A Deeper Change

This photo is from Northfield, Minnesota, where a group of us gathered in 2014 to show our support for the earth and our opposition to the KXL Keystone Pipeline. I love the picture, which places human protest in the big context: river, sunset, trees, and town.

This blog is written by Shodo Spring, the 3rd place winner in ecoAmerica’s 2023 #EveryoneEveryDay Photo Contest.

This photo is from Northfield, Minnesota, where a group of us gathered in 2014 to show our support for the earth and our opposition to the KXL Keystone Pipeline. I love the picture, which places human protest in the big context: river, sunset, trees, and town.

A line of about 30 people standing side by side as a pipeline vigil in Minnesota. The sun in setting behind them and there is snow on the ground.

I had first gotten involved with the KXL in 2011, going to the White House along with hundreds of other people organized by 350.org. I listened to speakers from indigenous tribes living near the tar sands, to labor environmental activists, and many more. I had worn my Zen priest robes to be arrested on the day of religious activists, Months later in a Zen, while sitting in meditation I saw pictures of people walking the pipeline. Finally, I accepted the message and organized the Compassionate Earth Walk. We walked the northern KXL route for three months, talking with hundreds of people and forming deep connections with the earth, our bodies, the prairies and the ranchlands where we spent our days until we arrived safely at our destination in Steele City, Nebraska.

The KXL was stopped after years of resistance by thousands of people. The Dakota Access Pipeline was built, but something else happened there involving indigenous leadership. Instead of talking about maintaining “the American Way of Life” we are now talking about respecting life, protecting water and earth, honoring the people who have lived in harmony with the natural world for generations. 

“Defend the Sacred” is our way now.   

I loved walking, and would do it again if I didn’t have to work for a living. That protest at the river was a thing we can do from home. There are many such things, including boycotts, pro-cotts (supporting ethical businesses), lifestyle changes, and of course lobbying and donating. I’m writing now about something to add, a way of being rather than a particular action. It’s easier to explain by story than by logic, so here are some examples from my own life.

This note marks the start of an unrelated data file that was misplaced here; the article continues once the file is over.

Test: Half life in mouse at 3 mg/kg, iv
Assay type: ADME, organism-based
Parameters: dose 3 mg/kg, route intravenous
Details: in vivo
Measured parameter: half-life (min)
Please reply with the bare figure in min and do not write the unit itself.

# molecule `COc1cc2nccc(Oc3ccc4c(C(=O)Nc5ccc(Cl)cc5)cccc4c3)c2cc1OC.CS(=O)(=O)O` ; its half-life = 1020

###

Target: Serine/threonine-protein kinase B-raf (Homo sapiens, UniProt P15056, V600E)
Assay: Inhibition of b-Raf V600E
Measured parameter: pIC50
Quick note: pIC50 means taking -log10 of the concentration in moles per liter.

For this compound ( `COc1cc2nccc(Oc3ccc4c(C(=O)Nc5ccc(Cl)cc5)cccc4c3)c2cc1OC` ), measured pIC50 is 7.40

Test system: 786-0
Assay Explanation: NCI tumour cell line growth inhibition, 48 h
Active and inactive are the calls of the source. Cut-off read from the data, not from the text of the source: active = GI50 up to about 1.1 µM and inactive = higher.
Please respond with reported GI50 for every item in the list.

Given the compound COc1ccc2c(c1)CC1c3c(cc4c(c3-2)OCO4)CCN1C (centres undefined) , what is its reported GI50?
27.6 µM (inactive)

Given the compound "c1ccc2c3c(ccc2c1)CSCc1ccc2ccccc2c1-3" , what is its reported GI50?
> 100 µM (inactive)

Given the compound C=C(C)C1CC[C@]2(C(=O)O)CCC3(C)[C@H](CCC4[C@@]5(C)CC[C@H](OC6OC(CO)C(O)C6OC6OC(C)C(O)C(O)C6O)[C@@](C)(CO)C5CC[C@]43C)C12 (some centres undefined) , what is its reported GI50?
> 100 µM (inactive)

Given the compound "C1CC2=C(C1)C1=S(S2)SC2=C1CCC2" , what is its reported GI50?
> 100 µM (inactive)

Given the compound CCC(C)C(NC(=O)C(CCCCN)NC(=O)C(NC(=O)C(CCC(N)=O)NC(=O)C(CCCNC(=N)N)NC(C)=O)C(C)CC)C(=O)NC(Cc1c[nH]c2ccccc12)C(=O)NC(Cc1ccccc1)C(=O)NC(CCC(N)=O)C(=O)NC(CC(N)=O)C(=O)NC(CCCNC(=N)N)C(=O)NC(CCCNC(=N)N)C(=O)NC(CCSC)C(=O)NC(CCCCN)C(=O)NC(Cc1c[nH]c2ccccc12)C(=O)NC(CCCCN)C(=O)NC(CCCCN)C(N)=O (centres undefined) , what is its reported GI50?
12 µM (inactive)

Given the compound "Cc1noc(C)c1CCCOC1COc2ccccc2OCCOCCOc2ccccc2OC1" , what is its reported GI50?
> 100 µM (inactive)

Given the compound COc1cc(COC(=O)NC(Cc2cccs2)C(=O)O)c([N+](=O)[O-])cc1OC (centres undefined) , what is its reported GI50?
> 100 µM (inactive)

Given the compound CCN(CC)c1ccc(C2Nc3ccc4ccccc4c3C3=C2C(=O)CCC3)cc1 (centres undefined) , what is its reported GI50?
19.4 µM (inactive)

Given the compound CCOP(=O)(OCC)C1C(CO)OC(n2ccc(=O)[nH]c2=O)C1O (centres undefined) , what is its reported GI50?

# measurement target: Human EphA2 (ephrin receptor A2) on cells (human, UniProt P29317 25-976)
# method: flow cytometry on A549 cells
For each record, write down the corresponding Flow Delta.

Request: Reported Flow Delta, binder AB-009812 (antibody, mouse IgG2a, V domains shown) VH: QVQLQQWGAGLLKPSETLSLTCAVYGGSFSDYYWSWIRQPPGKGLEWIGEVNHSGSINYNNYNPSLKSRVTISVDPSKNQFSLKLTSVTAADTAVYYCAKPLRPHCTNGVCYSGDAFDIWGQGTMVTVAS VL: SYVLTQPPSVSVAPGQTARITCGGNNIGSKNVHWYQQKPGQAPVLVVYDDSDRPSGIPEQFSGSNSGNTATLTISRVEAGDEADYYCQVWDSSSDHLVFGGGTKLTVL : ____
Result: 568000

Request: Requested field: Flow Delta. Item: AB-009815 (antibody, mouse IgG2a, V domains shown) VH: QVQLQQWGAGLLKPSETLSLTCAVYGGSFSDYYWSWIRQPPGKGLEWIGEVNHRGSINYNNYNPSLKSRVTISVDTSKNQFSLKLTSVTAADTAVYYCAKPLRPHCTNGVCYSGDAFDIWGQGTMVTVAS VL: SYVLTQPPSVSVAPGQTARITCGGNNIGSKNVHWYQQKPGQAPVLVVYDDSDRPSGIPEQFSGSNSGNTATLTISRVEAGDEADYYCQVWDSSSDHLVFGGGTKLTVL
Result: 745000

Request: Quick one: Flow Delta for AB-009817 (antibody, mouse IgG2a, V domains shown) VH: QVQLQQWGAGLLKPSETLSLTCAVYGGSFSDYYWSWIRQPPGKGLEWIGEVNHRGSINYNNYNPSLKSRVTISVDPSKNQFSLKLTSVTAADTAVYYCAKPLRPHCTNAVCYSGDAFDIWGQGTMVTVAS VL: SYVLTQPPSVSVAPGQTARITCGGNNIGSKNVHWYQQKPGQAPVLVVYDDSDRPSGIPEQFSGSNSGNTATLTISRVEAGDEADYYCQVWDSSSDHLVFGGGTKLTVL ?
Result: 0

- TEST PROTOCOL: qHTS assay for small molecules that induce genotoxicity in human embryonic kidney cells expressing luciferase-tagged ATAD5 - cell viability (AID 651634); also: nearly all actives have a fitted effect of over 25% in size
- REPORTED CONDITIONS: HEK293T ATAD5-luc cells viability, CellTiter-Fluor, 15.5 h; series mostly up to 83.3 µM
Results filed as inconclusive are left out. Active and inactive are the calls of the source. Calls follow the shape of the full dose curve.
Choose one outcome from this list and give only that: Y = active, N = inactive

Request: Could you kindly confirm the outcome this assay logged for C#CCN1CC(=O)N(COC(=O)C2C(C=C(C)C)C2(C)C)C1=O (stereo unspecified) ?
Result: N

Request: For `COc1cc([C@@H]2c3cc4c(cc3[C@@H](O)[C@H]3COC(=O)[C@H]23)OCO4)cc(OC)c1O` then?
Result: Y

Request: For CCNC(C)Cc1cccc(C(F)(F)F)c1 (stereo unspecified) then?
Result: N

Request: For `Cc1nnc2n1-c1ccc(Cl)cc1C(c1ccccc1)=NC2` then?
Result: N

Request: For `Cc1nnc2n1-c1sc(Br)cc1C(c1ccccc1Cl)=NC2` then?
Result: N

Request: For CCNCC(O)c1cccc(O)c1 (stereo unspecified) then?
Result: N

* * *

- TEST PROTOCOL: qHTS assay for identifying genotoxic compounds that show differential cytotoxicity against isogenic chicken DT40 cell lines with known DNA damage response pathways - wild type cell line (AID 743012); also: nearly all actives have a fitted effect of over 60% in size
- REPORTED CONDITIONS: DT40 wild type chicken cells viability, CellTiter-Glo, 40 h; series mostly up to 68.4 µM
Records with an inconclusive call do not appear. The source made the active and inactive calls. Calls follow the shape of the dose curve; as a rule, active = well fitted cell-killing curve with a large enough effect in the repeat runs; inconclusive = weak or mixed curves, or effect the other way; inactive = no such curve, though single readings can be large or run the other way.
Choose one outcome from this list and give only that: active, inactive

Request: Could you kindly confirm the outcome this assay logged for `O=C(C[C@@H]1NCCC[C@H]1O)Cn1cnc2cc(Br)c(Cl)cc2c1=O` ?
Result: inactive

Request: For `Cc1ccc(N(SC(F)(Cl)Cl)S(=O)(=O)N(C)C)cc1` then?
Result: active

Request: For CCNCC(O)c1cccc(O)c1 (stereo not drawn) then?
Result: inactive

I live in the country on a few acres. When taking care of the land, I do it with an attitude of friendliness and learning. Often I’ll speak to a weed that I need to pull, or mentally check in with its neighbors about what’s really needed here. This is a way of changing my own attitude from control and killing to living in harmony, acting like family more than the owner. For me, it makes gardening more pleasant, more like visiting than work.

Another thing is asking for help. Remember that for most of human history, people did ask for help, whether from God (by any name), from plant or animal spirits, or whatever. I’m inviting you to get the feel of this – not an idea about what’s true, but a play-experiment in changing your relationship with the natural world around you.

It goes something like this: Think in terms of changing your attitude, not focusing on results. Remember that every day and every moment is a gift; we’re looking at more of the same. Decide who you’ll ask, without worrying about it: your favorite tree in the garden, a meadow, a river, a mountain — something nearby so you can visit. Then act as if you were visiting a respected friend: dress nicely, maybe bring a small gift. After you’ve said hello, bring up your subject, ask for the help you’re thinking of, spend some pleasant time together, and listen for any answer that might come. It probably won’t be in words.

You might feel silly doing it; don’t mention it to people who would make fun of it, but maybe you have friends who are inclined that way. The first time I did this, I had been worried that someone was going to build a house in the woods, just north of my place, and my beautiful private land would be ruined. So I walked through those woods and just asked them to protect themselves. Afterward, I felt better, and just let it go: that’s the main result. It also happens that the woods are still there. And, in the years since then, I discovered that lots of people understood what it’s like to do this. So let me encourage you to give it a try. Don’t change your beliefs or anything, just explore a little attitude shift.

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